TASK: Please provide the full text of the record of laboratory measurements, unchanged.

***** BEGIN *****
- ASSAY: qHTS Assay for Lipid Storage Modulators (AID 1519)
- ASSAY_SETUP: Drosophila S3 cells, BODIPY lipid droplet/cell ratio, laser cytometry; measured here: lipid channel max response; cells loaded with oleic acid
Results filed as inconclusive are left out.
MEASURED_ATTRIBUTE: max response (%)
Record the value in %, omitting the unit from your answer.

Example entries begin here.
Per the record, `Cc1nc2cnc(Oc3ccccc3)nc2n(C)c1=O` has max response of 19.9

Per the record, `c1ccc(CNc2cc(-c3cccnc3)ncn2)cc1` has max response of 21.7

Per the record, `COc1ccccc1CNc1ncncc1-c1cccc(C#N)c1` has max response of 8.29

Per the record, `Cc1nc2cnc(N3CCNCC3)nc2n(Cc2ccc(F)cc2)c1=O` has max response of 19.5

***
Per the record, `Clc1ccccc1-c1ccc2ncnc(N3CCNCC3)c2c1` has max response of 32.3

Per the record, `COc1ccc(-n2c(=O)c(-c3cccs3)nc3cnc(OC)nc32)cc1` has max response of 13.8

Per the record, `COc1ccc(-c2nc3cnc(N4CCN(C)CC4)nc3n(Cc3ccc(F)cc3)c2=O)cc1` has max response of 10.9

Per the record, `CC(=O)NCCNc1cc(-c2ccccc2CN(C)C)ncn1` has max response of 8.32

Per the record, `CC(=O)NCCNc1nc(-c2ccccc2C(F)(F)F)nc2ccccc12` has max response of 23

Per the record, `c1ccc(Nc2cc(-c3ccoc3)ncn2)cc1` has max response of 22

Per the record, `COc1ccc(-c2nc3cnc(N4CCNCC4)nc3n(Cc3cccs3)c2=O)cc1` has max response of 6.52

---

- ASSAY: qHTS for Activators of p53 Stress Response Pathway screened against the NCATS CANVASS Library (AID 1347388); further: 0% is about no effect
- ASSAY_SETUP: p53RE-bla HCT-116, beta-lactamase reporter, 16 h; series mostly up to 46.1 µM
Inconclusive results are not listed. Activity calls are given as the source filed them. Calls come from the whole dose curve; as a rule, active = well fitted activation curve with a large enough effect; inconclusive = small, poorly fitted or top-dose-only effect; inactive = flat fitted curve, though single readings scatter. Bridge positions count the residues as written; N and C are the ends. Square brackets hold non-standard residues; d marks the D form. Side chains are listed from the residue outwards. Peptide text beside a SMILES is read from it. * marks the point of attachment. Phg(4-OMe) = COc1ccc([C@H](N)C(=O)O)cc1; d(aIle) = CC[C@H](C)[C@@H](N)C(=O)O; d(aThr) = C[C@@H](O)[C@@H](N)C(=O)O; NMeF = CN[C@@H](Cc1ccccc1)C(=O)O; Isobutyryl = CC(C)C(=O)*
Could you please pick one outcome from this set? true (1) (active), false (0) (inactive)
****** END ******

- ASSAY: qHTS Assay for Lipid Storage Modulators (AID 1519)
- ASSAY_SETUP: Drosophila S3 cells, BODIPY lipid droplet/cell ratio, laser cytometry; measured here: lipid channel max response; cells loaded with oleic acid
Results filed as inconclusive are left out.
MEASURED_ATTRIBUTE: max response (%)
Record the value in %, omitting the unit from your answer.

Example entries begin here.
Per the record, `Cc1nc2cnc(Oc3ccccc3)nc2n(C)c1=O` has max response of 19.9

Per the record, `c1ccc(CNc2cc(-c3cccnc3)ncn2)cc1` has max response of 21.7

Per the record, `COc1ccccc1CNc1ncncc1-c1cccc(C#N)c1` has max response of 8.29

Per the record, `Cc1nc2cnc(N3CCNCC3)nc2n(Cc2ccc(F)cc2)c1=O` has max response of 19.5

***
Per the record, `Clc1ccccc1-c1ccc2ncnc(N3CCNCC3)c2c1` has max response of 32.3

Per the record, `COc1ccc(-n2c(=O)c(-c3cccs3)nc3cnc(OC)nc32)cc1` has max response of 13.8

Per the record, `COc1ccc(-c2nc3cnc(N4CCN(C)CC4)nc3n(Cc3ccc(F)cc3)c2=O)cc1` has max response of 10.9

Per the record, `CC(=O)NCCNc1cc(-c2ccccc2CN(C)C)ncn1` has max response of 8.32

Per the record, `CC(=O)NCCNc1nc(-c2ccccc2C(F)(F)F)nc2ccccc12` has max response of 23

Per the record, `c1ccc(Nc2cc(-c3ccoc3)ncn2)cc1` has max response of 22

Per the record, `COc1ccc(-c2nc3cnc(N4CCNCC4)nc3n(Cc3cccs3)c2=O)cc1` has max response of 6.52

---

- ASSAY: qHTS for Activators of p53 Stress Response Pathway screened against the NCATS CANVASS Library (AID 1347388); further: 0% is about no effect
- ASSAY_SETUP: p53RE-bla HCT-116, beta-lactamase reporter, 16 h; series mostly up to 46.1 µM
Inconclusive results are not listed. Activity calls are given as the source filed them. Calls come from the whole dose curve; as a rule, active = well fitted activation curve with a large enough effect; inconclusive = small, poorly fitted or top-dose-only effect; inactive = flat fitted curve, though single readings scatter. Bridge positions count the residues as written; N and C are the ends. Square brackets hold non-standard residues; d marks the D form. Side chains are listed from the residue outwards. Peptide text beside a SMILES is read from it. * marks the point of attachment. Phg(4-OMe) = COc1ccc([C@H](N)C(=O)O)cc1; d(aIle) = CC[C@H](C)[C@@H](N)C(=O)O; d(aThr) = C[C@@H](O)[C@@H](N)C(=O)O; NMeF = CN[C@@H](Cc1ccccc1)C(=O)O; Isobutyryl = CC(C)C(=O)*
Could you please pick one outcome from this set? true (1) (active), false (0) (inactive)